Today, if it’s a PMS day, is a chance to grow. Tomorrow we can evaluate that growth.

Feb 20

A Time to Grow

2008 at 5:37 pm   |   by Carolyn Mahaney Filed under Biblical Womanhood | Dealing with PMS | Dealing with Menopause

There are few times I feel less spiritual than when I face physical and hormonal challenges such as PMS and (now) menopause. I feel tired and irritable, my sin sometimes spilling over onto those around me.

My strategy has often been to try and wait it out. Once this is over, I tell myself, then I’ll get back to making progress in the Christian life. I forget that I am smack in the middle of God’s plan for my life! God has ordained these hormonal days along with all the others! Menopause isn’t simply a trial to get through. It’s an opportunity for testing faith and spiritual growth.

Elizabeth Prentiss beautifully expresses this point:

Stockxpertcom_id859159_size1 “God never place us in any position in which we can not grow. We may fancy that He does. We may fear we are so impeded by fretting, petty cares that we are gaining nothing; but when we are not sending any branches upward, we may be sending roots downward. Perhaps in the time of our humiliation, when everything seems a failure, we are making the best kind of progress.”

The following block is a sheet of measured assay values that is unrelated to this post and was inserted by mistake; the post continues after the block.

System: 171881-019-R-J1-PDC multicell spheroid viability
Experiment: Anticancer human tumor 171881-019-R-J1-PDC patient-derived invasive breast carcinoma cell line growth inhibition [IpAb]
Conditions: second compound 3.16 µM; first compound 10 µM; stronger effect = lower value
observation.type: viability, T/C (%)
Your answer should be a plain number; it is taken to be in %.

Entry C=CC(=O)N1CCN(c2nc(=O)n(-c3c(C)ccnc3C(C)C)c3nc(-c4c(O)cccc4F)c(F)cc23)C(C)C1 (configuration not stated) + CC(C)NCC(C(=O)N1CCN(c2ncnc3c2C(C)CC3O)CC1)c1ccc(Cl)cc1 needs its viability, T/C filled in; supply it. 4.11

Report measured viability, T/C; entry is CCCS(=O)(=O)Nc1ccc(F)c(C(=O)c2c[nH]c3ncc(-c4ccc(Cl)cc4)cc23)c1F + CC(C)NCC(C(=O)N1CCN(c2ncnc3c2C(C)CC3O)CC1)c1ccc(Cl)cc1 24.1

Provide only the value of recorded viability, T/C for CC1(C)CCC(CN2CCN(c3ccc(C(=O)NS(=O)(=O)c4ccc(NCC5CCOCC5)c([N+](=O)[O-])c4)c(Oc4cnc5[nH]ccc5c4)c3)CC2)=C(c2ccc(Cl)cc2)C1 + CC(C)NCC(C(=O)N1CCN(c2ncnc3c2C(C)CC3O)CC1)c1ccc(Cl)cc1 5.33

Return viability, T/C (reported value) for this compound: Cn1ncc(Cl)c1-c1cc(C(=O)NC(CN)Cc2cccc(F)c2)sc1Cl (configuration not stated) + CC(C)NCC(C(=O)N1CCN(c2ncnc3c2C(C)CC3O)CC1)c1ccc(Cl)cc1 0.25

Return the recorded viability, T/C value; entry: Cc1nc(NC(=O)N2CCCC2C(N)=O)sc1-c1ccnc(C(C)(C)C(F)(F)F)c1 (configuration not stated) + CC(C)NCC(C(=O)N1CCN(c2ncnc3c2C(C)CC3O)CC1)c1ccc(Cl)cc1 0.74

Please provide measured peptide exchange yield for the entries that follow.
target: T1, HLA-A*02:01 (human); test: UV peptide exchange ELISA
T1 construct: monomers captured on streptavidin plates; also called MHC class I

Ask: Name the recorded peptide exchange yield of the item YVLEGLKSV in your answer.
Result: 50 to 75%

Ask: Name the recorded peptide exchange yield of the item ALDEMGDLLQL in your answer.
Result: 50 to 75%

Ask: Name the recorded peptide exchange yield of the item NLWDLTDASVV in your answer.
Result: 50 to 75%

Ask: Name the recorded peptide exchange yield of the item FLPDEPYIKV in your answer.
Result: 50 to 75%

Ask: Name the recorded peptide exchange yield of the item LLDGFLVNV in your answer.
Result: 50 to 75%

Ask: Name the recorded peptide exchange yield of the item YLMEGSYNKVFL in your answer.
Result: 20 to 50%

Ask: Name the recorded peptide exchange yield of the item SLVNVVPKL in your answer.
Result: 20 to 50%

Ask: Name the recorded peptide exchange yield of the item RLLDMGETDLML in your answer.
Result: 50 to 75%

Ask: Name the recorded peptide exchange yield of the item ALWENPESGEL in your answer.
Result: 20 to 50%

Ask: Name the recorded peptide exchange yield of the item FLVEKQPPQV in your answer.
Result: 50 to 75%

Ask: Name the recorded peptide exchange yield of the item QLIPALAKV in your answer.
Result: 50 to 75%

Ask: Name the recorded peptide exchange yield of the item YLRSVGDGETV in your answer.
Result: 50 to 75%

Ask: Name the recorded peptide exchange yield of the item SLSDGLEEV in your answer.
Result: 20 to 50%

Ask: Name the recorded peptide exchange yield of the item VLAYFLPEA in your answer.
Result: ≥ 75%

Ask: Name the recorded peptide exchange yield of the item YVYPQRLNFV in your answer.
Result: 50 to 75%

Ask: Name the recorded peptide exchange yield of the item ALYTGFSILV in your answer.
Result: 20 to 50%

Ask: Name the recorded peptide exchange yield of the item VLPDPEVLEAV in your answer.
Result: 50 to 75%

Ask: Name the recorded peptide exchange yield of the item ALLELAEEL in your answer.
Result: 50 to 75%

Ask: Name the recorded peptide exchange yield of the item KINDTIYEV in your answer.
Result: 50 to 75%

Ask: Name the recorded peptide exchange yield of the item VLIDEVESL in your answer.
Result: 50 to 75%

The best kind of progress. Far from precipitating a spiritual decline, we often grow more in these difficult seasons than when life is easy, and we feel like we’re flourishing (remember, those feelings can’t be trusted!)

That’s why the apostle Paul sees weakness as an opportunity for boasting in the Lord:

“But [God] said to me, ‘My grace is sufficient for you, for my power is made perfect in weakness.’ Therefore I will boast all the more gladly of my weaknesses, so that the power of Christ may rest upon me. For the sake of Christ, then, I am content with weaknesses, insults, hardships, persecutions, and calamities. For when I am weak, then I am strong” (2 Corinthians 12:9-10).

For the sake of Christ, we are to boast in our weaknesses, we are to be content in menopause or PMS or postpartum depression. For when we are weak, it is then that His power rests on us. What an opportunity!